HOWTO Build an ASP.NET CORE Web App on AWS Running Linux with DynamoDB – Part 2

In Part 1 you learned how to get Visual Studio 2015 setup and connecting to Amazon AWS DynamoDB NoSQL database with CRUD Operations. Part 2 will continue where we left off and push the application to the AWS cloud by creating an Amazon Linux EC2 instance and prepare the OS to support DOT.NET Core app plus a few features to make it run better.

Step 1. Push the application created in Part 1 to AWS S3 Bucket.

  1. Login to the AWS Console if you are not already.
  2. Select S3 from the main menu then create new bucket or you can use an existing one.end1
  3. Select you bucket and upload the zipped application you created in Part 1. It should look something like this this once it’s uploaded.end2

Step 2. Create an EC2 Instance

This is a well-documented process so I will just touch on key points to get the app running.

  1. From the AWS console select EC2 from the main menu and click Launch Instance.
  2. Choose a free tier Amazon Linux AMI.
  3. Select Next Configure Instance Details.
  4. Leave everything as default except change the IAM Role to the one you created in Part 1 of this post.
  5. Select View and Launch.
  6. Under security groups select “Edit” security groups then Add Rule. Add a new HTTP rule.end3
  7. Review and Launch” then “Launch”.

Step 3. Configure your new EC2 instance.

You will need command line access to the EC2 Instance. As before this step is well-documented. Here are detail for windows users.

Once you logged your screen should look something like this:


  1. Update the systems and install ASP.NET Core 1.1. Copy and Paste the following commands in to the Linux console.
  2. Test by typing dotnet –version. You should see something like this:end8
  3. Create a directory to unzip your app into:
    cd /var/aspnetcoreapps
    sudo mkdir /var/aspnetcoreapps
  4. Now pull down the application you pushed earlier from Amazon S3.  Note: This can only be accomplished if you had added S3 permissions to the IAM Role in Part 1 so if for some reason you are not able to access the zip file go back to IAM and update the role you attached to this instance.
  5. sudo aws s3 cp s3://<yourbucketname>/yourappname.zip
  6. sudo unzip <yourappname>.zip
  7. cd <yourappname>
  8. sudo dotnet <yourappname>.dllend5

As you see the Kestrel web server is listening on the localhost port 5000.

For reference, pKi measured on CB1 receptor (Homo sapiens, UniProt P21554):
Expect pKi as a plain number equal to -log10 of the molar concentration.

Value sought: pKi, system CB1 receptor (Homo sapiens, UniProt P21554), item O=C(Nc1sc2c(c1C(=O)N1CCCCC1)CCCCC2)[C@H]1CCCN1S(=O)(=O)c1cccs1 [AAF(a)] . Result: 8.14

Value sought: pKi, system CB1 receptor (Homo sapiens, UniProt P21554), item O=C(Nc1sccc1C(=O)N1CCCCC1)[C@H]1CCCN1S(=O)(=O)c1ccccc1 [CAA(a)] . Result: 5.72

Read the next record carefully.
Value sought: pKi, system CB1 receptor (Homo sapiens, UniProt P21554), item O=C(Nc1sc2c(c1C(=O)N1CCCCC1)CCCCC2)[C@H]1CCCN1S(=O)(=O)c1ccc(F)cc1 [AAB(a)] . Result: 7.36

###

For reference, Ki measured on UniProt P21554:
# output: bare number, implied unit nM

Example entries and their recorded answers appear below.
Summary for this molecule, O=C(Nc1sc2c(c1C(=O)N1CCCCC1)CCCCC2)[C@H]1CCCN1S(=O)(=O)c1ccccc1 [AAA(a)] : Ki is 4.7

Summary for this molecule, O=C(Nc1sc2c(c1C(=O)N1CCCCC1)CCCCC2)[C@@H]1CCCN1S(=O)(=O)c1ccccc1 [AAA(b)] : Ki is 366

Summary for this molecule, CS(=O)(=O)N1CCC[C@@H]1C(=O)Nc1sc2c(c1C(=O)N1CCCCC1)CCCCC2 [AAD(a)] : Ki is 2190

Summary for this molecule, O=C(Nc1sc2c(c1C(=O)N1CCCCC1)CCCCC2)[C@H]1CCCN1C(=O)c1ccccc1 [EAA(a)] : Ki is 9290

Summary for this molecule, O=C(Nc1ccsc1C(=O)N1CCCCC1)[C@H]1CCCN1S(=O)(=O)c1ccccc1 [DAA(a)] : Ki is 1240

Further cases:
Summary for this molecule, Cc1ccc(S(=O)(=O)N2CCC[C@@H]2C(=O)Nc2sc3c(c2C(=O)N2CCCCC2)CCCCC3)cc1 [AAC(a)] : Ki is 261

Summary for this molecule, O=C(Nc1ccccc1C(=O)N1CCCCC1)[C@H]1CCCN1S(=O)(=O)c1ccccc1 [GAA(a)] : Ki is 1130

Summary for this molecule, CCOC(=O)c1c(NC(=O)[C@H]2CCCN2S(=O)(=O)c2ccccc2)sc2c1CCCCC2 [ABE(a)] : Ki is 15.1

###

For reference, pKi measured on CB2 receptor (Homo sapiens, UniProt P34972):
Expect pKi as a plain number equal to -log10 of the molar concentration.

At this point you will not be able to connect from the internet so as per Microsoft’s documentation you need a reverse proxy server prior to connecting to the localhost.

Type Ctrl+C to stop the application from the command line if you haven’t done so.

Step 4. Create a Reverse Proxy

We will use the open source project Nginx as a reverse proxy. To Install Type:

    1. sudo yum install nginx -y
    2. On success update the nignx config to proxy connections to localhost:5000. Since we are using Amazon Linux the configuration file is a little different then the documentation provided by Microsoft. 
    3. Using your favorite text editor edit /etc/nginx/nginx.conf
    4. sudo nano /etc/nginx/nginx.conf
    5. Arrow down until to find the section called “location” and add the following until your configuration looks like this:
    6. When your do hit CTRL+X then Y to save and <enter> to exit.

Step 5. Start the Reverse Proxy and Your Application

  1. sudo service nginx start
  2. Verify nginx is listening on port 80
    netstat -nael |grep LIST        You should something like:
    tcp 0 0* LISTEN 0 9812
  3. Now you can re-launch your dotnet app
  4. cd /var/aspnetcoreapp/<yourappname>
  5. sudo <yourappname>.dll
    As before you should see dotnet kestrel web server listing on port 500. Nginx is listening on port 80 and will forward requests to port 500. nginx(80)->kestrel(500)

Final Step. Verify the Application responds from the Internet

Open a browser and type the public dns name you captured above when connecting with putty i.e.:

You should see the same APS.NET default splash page you did from Part 1.

Add the /Books to the URL like:




In the Part 1 and Part 2 of “HOWTO Build an ASP.NET CORE Web App on AWS Running Linux with DynamoDB” I hope I have shown you some of the flexibility of running ASP.NET apps in an uncommon environment. In Part 3 we will automate the installation using AWS OpsWorks Configuration Management Service with custom Chef Cookbooks. Part 4 will utilize the AWS Elastic Beanstalk service as an alternative to OpsWorks.



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